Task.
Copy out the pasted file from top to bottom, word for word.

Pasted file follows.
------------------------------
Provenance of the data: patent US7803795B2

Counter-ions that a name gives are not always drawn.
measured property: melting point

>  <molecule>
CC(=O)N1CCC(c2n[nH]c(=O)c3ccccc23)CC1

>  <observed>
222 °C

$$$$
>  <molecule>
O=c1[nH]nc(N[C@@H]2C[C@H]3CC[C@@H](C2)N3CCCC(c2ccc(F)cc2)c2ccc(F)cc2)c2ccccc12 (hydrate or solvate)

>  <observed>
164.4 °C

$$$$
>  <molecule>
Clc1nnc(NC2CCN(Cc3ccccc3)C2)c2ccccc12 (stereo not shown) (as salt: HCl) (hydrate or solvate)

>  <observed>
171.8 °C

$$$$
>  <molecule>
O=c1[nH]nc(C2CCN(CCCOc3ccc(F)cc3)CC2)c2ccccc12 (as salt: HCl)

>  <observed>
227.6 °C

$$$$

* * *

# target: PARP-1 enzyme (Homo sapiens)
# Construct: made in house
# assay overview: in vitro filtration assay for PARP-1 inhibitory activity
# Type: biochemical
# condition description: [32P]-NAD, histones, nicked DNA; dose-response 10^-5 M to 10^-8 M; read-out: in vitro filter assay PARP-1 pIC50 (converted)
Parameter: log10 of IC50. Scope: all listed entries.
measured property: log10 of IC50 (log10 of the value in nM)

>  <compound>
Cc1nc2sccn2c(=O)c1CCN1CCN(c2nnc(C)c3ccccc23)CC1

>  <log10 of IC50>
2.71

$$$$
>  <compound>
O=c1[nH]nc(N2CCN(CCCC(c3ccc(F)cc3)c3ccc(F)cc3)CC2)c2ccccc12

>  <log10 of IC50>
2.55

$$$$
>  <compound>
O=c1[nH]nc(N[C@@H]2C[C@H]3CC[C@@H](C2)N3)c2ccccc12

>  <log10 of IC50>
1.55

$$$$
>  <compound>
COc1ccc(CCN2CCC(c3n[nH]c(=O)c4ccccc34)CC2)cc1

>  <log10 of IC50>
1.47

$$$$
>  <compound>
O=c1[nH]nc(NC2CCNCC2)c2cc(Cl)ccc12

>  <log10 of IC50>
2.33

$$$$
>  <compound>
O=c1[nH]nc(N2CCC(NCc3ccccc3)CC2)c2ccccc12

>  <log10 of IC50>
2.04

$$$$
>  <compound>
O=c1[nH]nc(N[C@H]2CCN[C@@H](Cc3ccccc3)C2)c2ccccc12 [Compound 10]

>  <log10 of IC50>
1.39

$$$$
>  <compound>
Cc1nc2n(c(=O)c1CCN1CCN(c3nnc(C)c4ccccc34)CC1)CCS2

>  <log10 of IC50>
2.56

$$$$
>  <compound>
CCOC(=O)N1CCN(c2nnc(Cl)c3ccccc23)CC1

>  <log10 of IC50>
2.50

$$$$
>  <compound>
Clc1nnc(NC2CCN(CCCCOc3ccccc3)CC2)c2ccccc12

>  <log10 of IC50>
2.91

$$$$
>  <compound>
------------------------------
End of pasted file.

Provenance of the data: patent US7803795B2

Counter-ions that a name gives are not always drawn.
measured property: melting point

>  <molecule>
CC(=O)N1CCC(c2n[nH]c(=O)c3ccccc23)CC1

>  <observed>
222 °C

$$$$
>  <molecule>
O=c1[nH]nc(N[C@@H]2C[C@H]3CC[C@@H](C2)N3CCCC(c2ccc(F)cc2)c2ccc(F)cc2)c2ccccc12 (hydrate or solvate)

>  <observed>
164.4 °C

$$$$
>  <molecule>
Clc1nnc(NC2CCN(Cc3ccccc3)C2)c2ccccc12 (stereo not shown) (as salt: HCl) (hydrate or solvate)

>  <observed>
171.8 °C

$$$$
>  <molecule>
O=c1[nH]nc(C2CCN(CCCOc3ccc(F)cc3)CC2)c2ccccc12 (as salt: HCl)

>  <observed>
227.6 °C

$$$$

* * *

# target: PARP-1 enzyme (Homo sapiens)
# Construct: made in house
# assay overview: in vitro filtration assay for PARP-1 inhibitory activity
# Type: biochemical
# condition description: [32P]-NAD, histones, nicked DNA; dose-response 10^-5 M to 10^-8 M; read-out: in vitro filter assay PARP-1 pIC50 (converted)
Parameter: log10 of IC50. Scope: all listed entries.
measured property: log10 of IC50 (log10 of the value in nM)

>  <compound>
Cc1nc2sccn2c(=O)c1CCN1CCN(c2nnc(C)c3ccccc23)CC1

>  <log10 of IC50>
2.71

$$$$
>  <compound>
O=c1[nH]nc(N2CCN(CCCC(c3ccc(F)cc3)c3ccc(F)cc3)CC2)c2ccccc12

>  <log10 of IC50>
2.55

$$$$
>  <compound>
O=c1[nH]nc(N[C@@H]2C[C@H]3CC[C@@H](C2)N3)c2ccccc12

>  <log10 of IC50>
1.55

$$$$
>  <compound>
COc1ccc(CCN2CCC(c3n[nH]c(=O)c4ccccc34)CC2)cc1

>  <log10 of IC50>
1.47

$$$$
>  <compound>
O=c1[nH]nc(NC2CCNCC2)c2cc(Cl)ccc12

>  <log10 of IC50>
2.33

$$$$
>  <compound>
O=c1[nH]nc(N2CCC(NCc3ccccc3)CC2)c2ccccc12

>  <log10 of IC50>
2.04

$$$$
>  <compound>
O=c1[nH]nc(N[C@H]2CCN[C@@H](Cc3ccccc3)C2)c2ccccc12 [Compound 10]

>  <log10 of IC50>
1.39

$$$$
>  <compound>
Cc1nc2n(c(=O)c1CCN1CCN(c3nnc(C)c4ccccc34)CC1)CCS2

>  <log10 of IC50>
2.56

$$$$
>  <compound>
CCOC(=O)N1CCN(c2nnc(Cl)c3ccccc23)CC1

>  <log10 of IC50>
2.50

$$$$
>  <compound>
Clc1nnc(NC2CCN(CCCCOc3ccccc3)CC2)c2ccccc12

>  <log10 of IC50>
2.91

$$$$
>  <compound>